Spotlight On Oman
Jokha Alharthi’s Celestial Bodies is the first novel from the Gulf to win the Man Booker International Prize—a book by a female Omani author at that, a scholar and academic. The judges called the book ‘A richly imagined, engaging and poetic insight into a society in transition and into lives previously obscured.’
Oman is a small Gulf country, that, like so many conservative societies, changed after the oil boom, or rather, was dragged reluctantly into urbanization and modernity. The past is—like India—feudal, staunchly patriarchal, with slavery being abolished as late as the 1970s.
Alharthi tracks the lives of three daughters—Mayya, Asma and Khowla—from a well-off merchant family, and moves from the traditional village of al-Awafi to modern city of Muscat, speaking in multiple voices.
It is a historian’s book as much as a writer’s (there are faint echoes of Jane Austen), as Alharthi charts the transformation of Oman with understated compassion, so that the melodrama of the lives of three generations remains controlled. Still, there are passages like this about a woman’s sorrow over her lost son: “Every day and every night, for ten years, she died a little more. She breathed and ate and drank but she was dead. She spoke to people and walked among them, dead.”)
It begins with Mayya, always at her sewing machine and silently in love with a man who is unaware of her existence; she has an arranged marriage to Abdallah (his name appears after a while, he is simply referred to as Merchant Sulayman’s son, as if his own identity is not important) and gives birth to a daughter (the women kindly point out that she will look after the sons born later), whom she stubbornly names London. As she grows up, London’s story is also included in the tangled web of relationships.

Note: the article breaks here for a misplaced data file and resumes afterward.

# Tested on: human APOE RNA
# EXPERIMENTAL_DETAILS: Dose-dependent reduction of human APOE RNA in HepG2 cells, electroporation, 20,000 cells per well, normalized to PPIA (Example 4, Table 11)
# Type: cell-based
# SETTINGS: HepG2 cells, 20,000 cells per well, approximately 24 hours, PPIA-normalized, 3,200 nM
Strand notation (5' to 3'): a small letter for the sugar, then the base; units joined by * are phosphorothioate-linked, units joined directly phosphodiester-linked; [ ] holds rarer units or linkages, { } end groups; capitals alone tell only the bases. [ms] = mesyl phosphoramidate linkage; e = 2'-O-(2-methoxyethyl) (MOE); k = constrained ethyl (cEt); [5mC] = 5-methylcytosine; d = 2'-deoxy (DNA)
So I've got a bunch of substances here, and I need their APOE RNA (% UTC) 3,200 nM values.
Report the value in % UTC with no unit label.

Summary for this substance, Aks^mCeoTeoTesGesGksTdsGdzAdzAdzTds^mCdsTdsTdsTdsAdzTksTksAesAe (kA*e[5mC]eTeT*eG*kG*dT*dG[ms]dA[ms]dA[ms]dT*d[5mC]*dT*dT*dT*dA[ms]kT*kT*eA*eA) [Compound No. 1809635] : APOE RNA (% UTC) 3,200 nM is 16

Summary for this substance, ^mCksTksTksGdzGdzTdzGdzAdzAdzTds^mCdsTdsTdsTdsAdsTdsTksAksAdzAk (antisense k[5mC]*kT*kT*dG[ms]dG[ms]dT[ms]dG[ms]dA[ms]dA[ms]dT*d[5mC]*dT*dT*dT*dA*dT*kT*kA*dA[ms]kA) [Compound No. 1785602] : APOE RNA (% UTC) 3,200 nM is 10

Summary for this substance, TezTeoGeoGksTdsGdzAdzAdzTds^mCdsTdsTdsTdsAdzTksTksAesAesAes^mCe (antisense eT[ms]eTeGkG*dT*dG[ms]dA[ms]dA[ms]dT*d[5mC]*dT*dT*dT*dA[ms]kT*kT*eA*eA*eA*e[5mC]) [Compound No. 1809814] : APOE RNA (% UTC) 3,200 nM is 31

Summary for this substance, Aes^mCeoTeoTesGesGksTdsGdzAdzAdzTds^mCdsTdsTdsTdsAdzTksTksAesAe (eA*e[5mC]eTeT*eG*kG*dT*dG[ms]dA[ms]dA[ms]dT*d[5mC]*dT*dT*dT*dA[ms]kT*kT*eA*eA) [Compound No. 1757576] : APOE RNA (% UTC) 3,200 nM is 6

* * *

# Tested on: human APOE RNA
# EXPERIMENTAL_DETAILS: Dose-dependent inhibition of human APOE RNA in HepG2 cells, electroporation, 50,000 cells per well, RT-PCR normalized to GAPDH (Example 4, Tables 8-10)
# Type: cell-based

Mayya’s sisters also have their own romantic problems, but they are not as fleshed out as Mayya and Abdallah (his perspective is written in the first person). Indian, or rather Asian, readers will relate a lot more to the novel, since these societies have also gone through similar social and economic upheavals.
It is a sprawling epic, unraveled like pieces of mosaic, and trying to fit in so much, that many of the characters seem underdeveloped. It is not an easy read, but it does generate curiosity about this corner of the Arab world not often depicted in fiction. The prize will undoubtedly bring more Arabic writers into the spotlight, hopefully with fine translators, who are able to read the emotions correctly and find the right words for them.
By Jokha Alharthi
Translated by Marilyn Booth
Publisher: Simon & Schuster